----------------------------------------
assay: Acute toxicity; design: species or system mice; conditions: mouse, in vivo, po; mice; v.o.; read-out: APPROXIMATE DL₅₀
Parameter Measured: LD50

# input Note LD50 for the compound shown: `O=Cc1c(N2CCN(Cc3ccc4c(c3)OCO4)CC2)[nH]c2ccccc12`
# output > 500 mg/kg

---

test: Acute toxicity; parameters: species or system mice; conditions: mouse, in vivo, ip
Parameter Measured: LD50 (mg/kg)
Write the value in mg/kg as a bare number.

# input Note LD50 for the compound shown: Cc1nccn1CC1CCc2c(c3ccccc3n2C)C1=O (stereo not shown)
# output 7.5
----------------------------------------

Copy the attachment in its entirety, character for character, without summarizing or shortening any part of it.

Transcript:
assay: Acute toxicity; design: species or system mice; conditions: mouse, in vivo, po; mice; v.o.; read-out: APPROXIMATE DL₅₀
Parameter Measured: LD50

# input Note LD50 for the compound shown: `O=Cc1c(N2CCN(Cc3ccc4c(c3)OCO4)CC2)[nH]c2ccccc12`
# output > 500 mg/kg

---

test: Acute toxicity; parameters: species or system mice; conditions: mouse, in vivo, ip
Parameter Measured: LD50 (mg/kg)
Write the value in mg/kg as a bare number.

# input Note LD50 for the compound shown: Cc1nccn1CC1CCc2c(c3ccccc3n2C)C1=O (stereo not shown)
# output 7.5